The great successes in the history of psychology have all revolved around learning how to measure something. The field of psychometrics, whence the techniques behind much of modern statistical data analysis emerged, is about how to quantify behavioral measurements. The field of psychophysics is about grounding careful behavioral measurements in physical quantities. Neuropsychological testing is an entire subfield of medicine devoted to the question of how to empirically measure and quantify cognitive dysfunction. Behaviorism, which comprised the influential mainstream of experimental psychology for much of the 20th century, was about carefully, and quantifiably linking measurements of behavior to changes in behavior. The great "cogntive revolution" in psychology which began in the 1950s and 1960s was an attempt to broaden psychology to consider models of the architecture of cognition, breaking the field free of the ruthlessly single-minded focus on measurement that had defined its first century. The heart, though, of psychological expertise continues to lie in understanding the importance—and phenomenal difficulty—of behavioral measurement.
It is not a historical accident that early AI researchers engaged with psychology at precisely the moment that cognitive science was most eager to move the field past the seemingly limited hyperfocus on behavioral measurement. The impetus behind both the cognitive revolution in psychology and the establishment of AI as a field of study was the hypothesis that both the brain and digital computers could be described as information processing devices, using the methodological tools and concepts of cybernetics and information theory. To computer scientists, thinking of the brain as a modular information processing mechanism with specific architectural constraints and functions is natural. If you are going to design a computer system to solve a given problem, step one is very often to draw a block diagram laying out that architecture, those functions, and those constraints. The first step in replicating the functions of human cognition could naturally thought to be the same. It didn't work out, because the block diagrams that cognitive scientists were able to make to describe the architecture of cognition were—if useful as theoretical tools for understanding—fundamentally wrong at a level that made them worse than useless as ideas for computer architecture.
It's not just that careful measurement is what the field of psychology is best at. A lack of good tools for measurement is behind a great deal of the current disconcertment over AI. The problem with AI systems as such is that nobody can precisely define what they are able to do, where they fail and, except in limited cases, what questions they should be able to answer. This is true for LLMs—the question of whether they're intelligent and the question of whether they can ever be trusted to be accurate are both questions about what you can measure—but it's also true for image generators and it's true for "embodied" AI systems like those in self-driving cars.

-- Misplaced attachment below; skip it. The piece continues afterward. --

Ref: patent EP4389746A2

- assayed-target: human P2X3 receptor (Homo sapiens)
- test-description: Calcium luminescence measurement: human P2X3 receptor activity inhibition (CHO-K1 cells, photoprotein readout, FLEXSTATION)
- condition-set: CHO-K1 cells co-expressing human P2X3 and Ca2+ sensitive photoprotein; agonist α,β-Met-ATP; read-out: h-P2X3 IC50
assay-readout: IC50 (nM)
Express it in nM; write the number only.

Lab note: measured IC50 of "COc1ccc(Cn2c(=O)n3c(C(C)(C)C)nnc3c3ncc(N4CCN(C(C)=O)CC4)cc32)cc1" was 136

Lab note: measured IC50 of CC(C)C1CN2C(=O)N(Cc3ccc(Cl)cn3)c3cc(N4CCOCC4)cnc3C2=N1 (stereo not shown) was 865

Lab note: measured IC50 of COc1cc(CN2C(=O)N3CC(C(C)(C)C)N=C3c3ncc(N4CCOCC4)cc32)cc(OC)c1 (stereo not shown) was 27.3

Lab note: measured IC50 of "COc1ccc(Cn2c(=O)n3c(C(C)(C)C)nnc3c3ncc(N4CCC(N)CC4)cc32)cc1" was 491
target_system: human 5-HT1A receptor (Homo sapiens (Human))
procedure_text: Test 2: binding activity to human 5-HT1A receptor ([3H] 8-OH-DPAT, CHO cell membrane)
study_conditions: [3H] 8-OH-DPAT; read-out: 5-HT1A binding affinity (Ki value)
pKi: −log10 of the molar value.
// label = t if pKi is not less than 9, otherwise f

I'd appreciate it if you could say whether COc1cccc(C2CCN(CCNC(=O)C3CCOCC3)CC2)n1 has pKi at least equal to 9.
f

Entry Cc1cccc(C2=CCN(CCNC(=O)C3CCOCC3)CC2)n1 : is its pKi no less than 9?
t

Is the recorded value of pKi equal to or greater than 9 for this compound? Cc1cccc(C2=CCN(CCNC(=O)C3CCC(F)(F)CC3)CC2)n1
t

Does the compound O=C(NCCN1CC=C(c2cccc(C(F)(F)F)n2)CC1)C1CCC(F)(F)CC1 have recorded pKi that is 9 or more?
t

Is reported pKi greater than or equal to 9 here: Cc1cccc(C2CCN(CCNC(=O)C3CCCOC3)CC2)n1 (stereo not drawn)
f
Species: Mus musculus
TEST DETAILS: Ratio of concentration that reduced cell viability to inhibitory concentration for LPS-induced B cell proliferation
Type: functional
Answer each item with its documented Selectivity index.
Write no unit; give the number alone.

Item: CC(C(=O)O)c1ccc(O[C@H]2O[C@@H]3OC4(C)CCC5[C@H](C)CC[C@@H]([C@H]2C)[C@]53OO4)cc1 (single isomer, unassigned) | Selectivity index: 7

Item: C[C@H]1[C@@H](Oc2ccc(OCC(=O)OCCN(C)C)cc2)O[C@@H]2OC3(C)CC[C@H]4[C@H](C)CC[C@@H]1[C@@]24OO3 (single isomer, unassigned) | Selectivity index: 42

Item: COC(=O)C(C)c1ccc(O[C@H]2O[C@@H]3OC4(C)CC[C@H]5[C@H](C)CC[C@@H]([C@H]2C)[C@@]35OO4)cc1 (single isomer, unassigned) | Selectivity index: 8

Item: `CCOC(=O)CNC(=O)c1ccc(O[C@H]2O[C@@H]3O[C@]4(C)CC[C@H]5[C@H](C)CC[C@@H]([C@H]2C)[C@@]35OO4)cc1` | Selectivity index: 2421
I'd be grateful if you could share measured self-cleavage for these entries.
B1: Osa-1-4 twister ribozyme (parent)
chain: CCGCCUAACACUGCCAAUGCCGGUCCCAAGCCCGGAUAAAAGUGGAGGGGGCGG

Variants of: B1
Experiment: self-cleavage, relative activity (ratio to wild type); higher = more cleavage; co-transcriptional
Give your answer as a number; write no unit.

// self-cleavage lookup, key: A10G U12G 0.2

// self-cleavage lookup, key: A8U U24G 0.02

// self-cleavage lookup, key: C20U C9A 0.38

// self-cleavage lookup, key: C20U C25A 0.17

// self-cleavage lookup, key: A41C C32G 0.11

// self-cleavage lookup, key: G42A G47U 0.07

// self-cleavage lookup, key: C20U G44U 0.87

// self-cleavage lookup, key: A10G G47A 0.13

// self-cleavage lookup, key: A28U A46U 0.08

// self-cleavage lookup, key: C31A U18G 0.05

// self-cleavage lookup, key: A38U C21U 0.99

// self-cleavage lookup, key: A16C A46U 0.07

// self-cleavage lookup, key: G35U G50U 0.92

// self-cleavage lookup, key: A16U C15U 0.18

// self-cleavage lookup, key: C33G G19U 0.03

People are starting to realize, and write about, the importance of measurement for AI. The lack of good tools for evaluating models is an issue that is increasingly being recognized, and is of increasing concern. Too many machine learning models have been evaluated on baseline datasets that do a poor job at best of revealing the actual performance of the model. These baselines give an inaccurate sense of model performance in itself, but also are very poor matches to the question of how to train models that are useful for real-world applications. The state of the art, though, remains far behind the state of the art of sixty years ago in experimental psychology.
There is also still no widespread appreciation that tools of measurement are essential on the model training side, as well. I've written many times over the years about the ways that everybody who is doing supervised learning in ML—that is, the kind of learning that relies on labeled data sets—is actually doing psychophysics experiments on the labelers. It's just that most of them don't realize they're doing that, and thus do a poor job.
This has been true for a while, but now more than ever the fields of ML and AI need to determine with some urgency how to use the skills and techniques that psychology has been developing for a century, and adapt them to the evaluation and training of computer systems. If this doesn't happen soon AI will have us catapulting into an uncertain future with no clarity on what the capabilities are—or could be—of the systems doing the catapulting. No regulatory response or industry agreement is likely to be useful or constructive if it is not issued in a context of understanding empirically what these systems are or are not, and right now ML and AI don't have the tools to answer that question.